Making Paints from Minerals
and is replicated here as part of the SERC Pedagogic Service.
Students prepare simple gouache paints using common minerals that are typically of sedimentary origin (e.g., hematite, limonite, kaolinite, glauconite), and use these paints to produce artifacts that are consistent with cultures that are of interest to each student.
Skills and concepts that students must have mastered
How the activity is situated in the course
Content/concepts goals for this activity
- Students will be able to describe the difference between color and streak.
- Students will be able to describe an example of a connection between geology and a culture that is of interest to themselves.
- Students will be able to explain why certain minerals are particularly common in the sedimentary environment based on composition of the crust and chemical weathering processes.
Higher order thinking skills goals for this activity
- Students will be able to be able to deduce some minerals available to a given culture based on its primitive painted artifacts.
Other skills goals for this activity
- Students will be able to use the internet to find appropriate articles for research.
- Students will be able to write an abstract.
Description of the activity/assignment
This activity runs over two classroom sessions with a take-home assignment in between. During the initial classroom meeting students investigate the properties of minerals that would be make them suitable for use as a pigment in a water-based paint (streak, hardness, solubility). Students then work with natural materials, including powdered minerals, to make a palette of gouache paints (opaque watercolors) which students can keep.
Over the next week, students conduct online research to find a culture (past or present) that incorporates the class's limited color palette into their painted artifacts, and emulates their art form to create an art object using their paint. Students conduct research on the region and culture through a geological lens: where are they located? What is the climate? What is the general physiography (mountainous, volcanic, plains, etc)? Where do they get their pigments? Do the colors/paints have symbolic/spiritual meaning? What use/meaning would your homemade artifact have in this culture? This information is compiled into an abstract-like form, to be written up as a curatorial display tag in a museum gallery. In addition they must mark the location in which their culture exists on a blank world map.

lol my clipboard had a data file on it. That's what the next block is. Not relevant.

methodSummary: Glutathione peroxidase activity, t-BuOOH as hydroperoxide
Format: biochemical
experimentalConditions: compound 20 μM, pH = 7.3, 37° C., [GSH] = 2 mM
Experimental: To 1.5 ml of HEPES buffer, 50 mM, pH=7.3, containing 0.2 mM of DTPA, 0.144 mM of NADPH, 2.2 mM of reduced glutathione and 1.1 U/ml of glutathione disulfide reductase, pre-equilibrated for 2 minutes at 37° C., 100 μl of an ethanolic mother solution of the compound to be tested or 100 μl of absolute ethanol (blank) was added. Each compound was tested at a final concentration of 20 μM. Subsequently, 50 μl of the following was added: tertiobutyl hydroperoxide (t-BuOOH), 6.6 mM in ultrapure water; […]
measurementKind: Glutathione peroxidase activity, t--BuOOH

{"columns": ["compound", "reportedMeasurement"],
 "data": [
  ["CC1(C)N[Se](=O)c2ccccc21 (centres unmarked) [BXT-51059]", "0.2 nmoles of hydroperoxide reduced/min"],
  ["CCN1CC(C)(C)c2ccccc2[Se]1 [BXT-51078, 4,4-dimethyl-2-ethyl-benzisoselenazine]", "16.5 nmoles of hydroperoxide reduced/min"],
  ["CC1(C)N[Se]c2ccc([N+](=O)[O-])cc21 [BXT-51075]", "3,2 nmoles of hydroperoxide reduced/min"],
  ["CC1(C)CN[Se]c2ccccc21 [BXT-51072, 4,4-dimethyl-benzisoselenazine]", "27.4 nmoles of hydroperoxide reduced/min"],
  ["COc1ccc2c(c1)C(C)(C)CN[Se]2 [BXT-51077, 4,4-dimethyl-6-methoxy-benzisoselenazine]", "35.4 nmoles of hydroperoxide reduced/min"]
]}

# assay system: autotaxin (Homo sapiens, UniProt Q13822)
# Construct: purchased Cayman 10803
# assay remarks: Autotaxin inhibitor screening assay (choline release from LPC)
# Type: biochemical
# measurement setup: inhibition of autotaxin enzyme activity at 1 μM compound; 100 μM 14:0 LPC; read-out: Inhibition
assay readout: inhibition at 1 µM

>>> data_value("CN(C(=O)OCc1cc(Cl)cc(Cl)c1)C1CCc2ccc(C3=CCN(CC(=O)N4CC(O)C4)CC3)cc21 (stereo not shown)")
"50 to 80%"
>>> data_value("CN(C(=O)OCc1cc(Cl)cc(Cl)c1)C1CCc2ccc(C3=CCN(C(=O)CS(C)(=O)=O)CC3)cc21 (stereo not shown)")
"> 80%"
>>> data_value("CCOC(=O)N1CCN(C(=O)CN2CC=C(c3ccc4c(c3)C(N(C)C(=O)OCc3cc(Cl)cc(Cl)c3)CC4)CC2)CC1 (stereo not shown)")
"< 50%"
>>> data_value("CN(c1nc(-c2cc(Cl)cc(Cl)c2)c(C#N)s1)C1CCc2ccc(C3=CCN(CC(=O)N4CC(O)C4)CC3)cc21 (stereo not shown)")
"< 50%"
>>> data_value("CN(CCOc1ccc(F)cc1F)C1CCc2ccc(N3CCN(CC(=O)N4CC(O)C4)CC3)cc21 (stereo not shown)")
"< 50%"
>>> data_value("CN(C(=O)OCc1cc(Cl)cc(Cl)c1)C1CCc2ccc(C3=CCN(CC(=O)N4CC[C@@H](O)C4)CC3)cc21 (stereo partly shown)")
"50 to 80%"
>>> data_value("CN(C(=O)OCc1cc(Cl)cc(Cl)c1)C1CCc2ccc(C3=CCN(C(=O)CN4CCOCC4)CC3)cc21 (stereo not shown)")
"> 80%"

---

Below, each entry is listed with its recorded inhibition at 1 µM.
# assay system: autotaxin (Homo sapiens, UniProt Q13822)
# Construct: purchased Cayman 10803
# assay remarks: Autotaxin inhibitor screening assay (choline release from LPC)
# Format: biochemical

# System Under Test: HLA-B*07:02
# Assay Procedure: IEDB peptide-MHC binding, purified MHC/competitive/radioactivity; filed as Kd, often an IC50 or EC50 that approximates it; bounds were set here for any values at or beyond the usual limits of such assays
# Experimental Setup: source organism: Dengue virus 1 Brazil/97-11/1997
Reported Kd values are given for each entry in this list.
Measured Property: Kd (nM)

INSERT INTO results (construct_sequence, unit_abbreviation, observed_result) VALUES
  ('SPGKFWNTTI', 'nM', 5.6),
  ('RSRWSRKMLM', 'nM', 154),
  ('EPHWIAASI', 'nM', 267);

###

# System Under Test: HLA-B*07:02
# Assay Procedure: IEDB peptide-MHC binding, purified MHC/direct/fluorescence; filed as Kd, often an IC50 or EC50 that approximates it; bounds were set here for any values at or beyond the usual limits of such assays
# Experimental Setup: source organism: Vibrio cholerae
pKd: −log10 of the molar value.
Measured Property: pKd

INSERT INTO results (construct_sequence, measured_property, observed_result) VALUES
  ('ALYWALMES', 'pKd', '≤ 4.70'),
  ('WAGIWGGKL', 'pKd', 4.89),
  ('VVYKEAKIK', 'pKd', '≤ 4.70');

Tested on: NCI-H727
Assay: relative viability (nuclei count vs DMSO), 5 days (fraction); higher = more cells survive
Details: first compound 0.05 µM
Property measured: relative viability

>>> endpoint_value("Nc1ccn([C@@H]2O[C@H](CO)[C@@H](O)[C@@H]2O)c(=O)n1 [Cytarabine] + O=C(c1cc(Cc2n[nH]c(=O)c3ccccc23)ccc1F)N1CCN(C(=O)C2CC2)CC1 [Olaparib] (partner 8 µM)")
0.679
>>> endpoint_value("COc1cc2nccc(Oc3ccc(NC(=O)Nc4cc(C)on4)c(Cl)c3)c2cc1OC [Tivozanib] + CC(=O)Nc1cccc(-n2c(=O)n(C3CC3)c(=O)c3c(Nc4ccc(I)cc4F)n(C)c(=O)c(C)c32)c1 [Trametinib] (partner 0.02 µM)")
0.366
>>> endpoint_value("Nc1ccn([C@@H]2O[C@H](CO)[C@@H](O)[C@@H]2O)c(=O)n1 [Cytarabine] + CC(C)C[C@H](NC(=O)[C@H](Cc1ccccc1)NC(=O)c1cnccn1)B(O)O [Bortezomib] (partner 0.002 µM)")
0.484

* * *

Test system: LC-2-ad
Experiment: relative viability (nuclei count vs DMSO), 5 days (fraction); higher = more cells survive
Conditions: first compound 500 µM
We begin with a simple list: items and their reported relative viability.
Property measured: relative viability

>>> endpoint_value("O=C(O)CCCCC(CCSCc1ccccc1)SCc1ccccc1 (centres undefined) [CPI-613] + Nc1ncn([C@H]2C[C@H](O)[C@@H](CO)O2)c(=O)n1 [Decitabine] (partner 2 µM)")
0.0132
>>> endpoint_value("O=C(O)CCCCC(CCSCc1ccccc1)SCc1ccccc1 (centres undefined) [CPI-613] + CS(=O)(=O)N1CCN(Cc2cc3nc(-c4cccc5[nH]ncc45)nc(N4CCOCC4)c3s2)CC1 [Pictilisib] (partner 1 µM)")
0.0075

In week two, students display their works around the classroom, and post their "curatorial tag" and map beside their display. Students are asked to organize themselves (and their displays) by geographic region, in order to initiate student conversation and to place the exercise in a geographic context. In a gallery walk fashion, students examine each other's work, and document similarities and differences between the environments and styles, and the consistency of the limited palette of black-white-red/brown-yellow-(green). The class ends with an instructor-led discussion of the ubiquity of these colors due to the ubiquity of certain minerals in the sedimentary environment (white clay, hematite, limonite, along with charcoal), and leads into a discussion of mineral formation by weathering.
Determining whether students have met the goals
Download teaching materials and tips
- Assignment Handout for Paint Preparation and Application Activity (Acrobat (PDF) 205kB Nov7 08)
- Instructions for Paint Preparation (Acrobat (PDF) 55kB Nov7 08) Step-by-step directions to prepare watercolor paints using mineral powders, including the grinding process, and preparation of the gum Arabic-based vehicle.
Edwards, L., and Lawless, J., 2003, The Natural Paint Book. Rodale Books, 192p.
Finlay, V., 2003, Color: A Natural History of the Palette. Random House, 464p.
Pigments Through the Ages http://webexhibits.org/pigments/index.htmlHow to Paint a Mammoth http://www.primitiveways.com/paint_a_mammoth.html